Interest and interest rates explained

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You may hear the terms ‘interest’ and ‘interest rate’ thrown around a lot, but have you ever actually been told what they mean and how they work?

Now is the time to get your head around these confusing but important terms. It’s a little dull, but it’s helpful to understand – so you’ll thank us later!

What is interest?

Interest is the sum of money (built up over time) that you either gain from a financial institution for holding your savings with them, or pay as a fee to a lender in addition to an amount you’ve borrowed

There are two main types of interest: simple interest and compound interest.

Simple interest involves gaining or paying interest on the initial amount borrowed or saved.

Compound interest involves earning interest on your interest. Now let’s break this down.

  • If you have compound interest on a savings account, you will gain interest on both your original savings deposit AND the interest you’ve gained from the bank.
  • If your loan or credit card account uses compound interest, you will ultimately have to pay more interest as it is charged on your original loan amount plus the interest acquired on your loan or credit card.

Interest Earned vs Paid

Interest earned involves gaining interest over a period of time from a savings account or term deposit.

When you open a savings account or a term deposit, you will earn interest as a reward from the bank (for putting your money in one of their accounts).

Interest paid involves acquiring interest on your loan or credit card that you have to pay. Both loans and credit cards charge compound interest, so you want to pay them off as quick as you can!

When you use a credit card or have a home loan, you are borrowing money. This means you will be charged interest, as well as having to pay off the amount borrowed with repayments.

What is an interest rate?

An interest rate is the percentage of interest that you will pay for borrowing money or gain for saving money.

You will often incur an interest rate on things such as loans, credit cards and bank accounts such as savings or term deposits.

An increased interest rate will benefit people with savings accounts as they will gain more money, however, for people with loans and credit cards, they will incur higher repayments.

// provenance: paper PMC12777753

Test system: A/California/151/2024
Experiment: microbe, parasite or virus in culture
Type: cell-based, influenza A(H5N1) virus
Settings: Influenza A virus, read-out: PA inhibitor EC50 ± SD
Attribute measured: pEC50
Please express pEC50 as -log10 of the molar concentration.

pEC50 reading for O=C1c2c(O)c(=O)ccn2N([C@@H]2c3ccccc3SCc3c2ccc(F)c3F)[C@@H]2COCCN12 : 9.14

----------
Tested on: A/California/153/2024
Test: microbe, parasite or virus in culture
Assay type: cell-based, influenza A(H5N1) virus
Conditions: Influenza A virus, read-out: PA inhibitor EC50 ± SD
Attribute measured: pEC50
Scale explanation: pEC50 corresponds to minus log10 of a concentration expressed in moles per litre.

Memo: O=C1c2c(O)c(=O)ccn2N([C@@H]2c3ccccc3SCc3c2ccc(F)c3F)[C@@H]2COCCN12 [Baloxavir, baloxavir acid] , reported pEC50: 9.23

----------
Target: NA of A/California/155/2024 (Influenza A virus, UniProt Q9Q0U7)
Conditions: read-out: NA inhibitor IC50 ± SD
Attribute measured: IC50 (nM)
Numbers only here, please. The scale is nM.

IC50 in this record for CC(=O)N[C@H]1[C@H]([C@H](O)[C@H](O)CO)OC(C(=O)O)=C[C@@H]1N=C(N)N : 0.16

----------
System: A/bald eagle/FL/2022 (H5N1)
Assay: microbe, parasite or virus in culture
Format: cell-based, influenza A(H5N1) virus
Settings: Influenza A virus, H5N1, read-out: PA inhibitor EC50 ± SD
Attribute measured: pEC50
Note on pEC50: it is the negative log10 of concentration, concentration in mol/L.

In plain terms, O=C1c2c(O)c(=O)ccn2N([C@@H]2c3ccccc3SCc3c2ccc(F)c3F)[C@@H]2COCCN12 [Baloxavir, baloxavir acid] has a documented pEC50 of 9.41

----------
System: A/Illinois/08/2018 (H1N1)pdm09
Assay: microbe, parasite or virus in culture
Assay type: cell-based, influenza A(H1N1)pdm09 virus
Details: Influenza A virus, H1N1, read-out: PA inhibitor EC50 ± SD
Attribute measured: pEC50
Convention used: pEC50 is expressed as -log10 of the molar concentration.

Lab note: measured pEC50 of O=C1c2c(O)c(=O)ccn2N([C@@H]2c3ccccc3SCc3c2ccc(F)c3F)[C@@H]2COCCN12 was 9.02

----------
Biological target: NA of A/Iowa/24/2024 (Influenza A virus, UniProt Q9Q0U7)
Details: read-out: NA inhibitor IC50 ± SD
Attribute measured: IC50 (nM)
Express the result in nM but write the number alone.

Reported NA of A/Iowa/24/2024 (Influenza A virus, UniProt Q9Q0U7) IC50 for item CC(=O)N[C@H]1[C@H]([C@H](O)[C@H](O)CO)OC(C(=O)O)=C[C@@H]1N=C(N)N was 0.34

There are two main interest rates: fixed and variable.

A fixed interest rate remains the same throughout the duration of borrowing. This means your interest rate will be set (as the rate at the time of settlement), no matter how much the interest rate changes over your loan period.

However, a variable interest rate changes depending on the bank’s interest rate at the time. This can be beneficial if the interest rate lowers during your loan period.

What is the cash rate?

The cash rate is the interest rate set by the Reserve Bank of Australia (RBA). This interest rate applies to banks and the money they borrow from each other (AKA ‘overnight loans’).

On the first Tuesday of every new month, the RBA discusses the cash rate and decides whether it will stay the same or change (either go up or down). The cash rate might change to increase economic growth, encourage spending, and ensure Australia’s money is stable and flowing well.

For example, during the height of the Covid-19 lockdowns, the cash rate dropped dramatically to try and reduce people’s repayment costs during that period of uncertainty. Now that lockdowns have finished, the RBA have started raising the cash rate again.

The RBA’s cash rate can influence the interest rates that customers receive from their chosen bank. This is because the bank can pass down their own costs (for borrowing money).  

Although bank rates usually change according to the cash rate, it isn’t always the way.

For information on how interest rates affect taking out a loan, read our blog here!